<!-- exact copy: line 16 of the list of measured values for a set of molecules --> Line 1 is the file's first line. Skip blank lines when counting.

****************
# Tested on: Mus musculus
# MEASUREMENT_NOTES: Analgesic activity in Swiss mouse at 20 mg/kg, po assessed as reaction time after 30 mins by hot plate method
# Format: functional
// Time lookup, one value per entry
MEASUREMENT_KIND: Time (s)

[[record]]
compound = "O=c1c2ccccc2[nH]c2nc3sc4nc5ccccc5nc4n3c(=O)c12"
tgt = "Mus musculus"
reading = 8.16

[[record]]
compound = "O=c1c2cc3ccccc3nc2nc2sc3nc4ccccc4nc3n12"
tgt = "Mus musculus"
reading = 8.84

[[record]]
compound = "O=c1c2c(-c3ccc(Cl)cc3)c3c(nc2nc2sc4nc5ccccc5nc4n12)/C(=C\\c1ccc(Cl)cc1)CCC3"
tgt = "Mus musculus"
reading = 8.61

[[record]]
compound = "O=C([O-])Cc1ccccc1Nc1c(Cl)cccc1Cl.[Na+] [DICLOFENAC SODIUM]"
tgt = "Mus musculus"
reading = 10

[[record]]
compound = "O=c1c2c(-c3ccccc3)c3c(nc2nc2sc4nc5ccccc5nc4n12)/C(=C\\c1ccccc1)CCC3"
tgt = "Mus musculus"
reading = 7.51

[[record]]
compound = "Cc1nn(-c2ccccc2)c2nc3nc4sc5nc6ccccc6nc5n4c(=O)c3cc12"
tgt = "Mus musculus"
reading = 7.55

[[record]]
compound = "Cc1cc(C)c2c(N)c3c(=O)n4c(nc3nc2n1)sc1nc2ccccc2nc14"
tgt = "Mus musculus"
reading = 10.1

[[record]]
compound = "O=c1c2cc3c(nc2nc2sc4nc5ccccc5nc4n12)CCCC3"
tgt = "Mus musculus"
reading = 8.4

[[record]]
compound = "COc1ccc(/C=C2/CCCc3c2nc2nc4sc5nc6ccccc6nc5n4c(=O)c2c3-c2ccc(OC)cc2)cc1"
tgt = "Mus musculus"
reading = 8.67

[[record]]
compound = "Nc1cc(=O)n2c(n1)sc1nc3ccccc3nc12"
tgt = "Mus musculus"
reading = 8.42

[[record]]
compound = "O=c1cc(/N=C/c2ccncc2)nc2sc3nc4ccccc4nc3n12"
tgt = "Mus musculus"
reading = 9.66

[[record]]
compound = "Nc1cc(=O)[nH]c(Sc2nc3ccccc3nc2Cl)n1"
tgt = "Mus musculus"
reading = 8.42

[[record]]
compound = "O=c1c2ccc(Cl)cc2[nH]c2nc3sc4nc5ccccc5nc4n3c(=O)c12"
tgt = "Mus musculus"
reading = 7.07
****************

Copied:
tgt = "Mus musculus"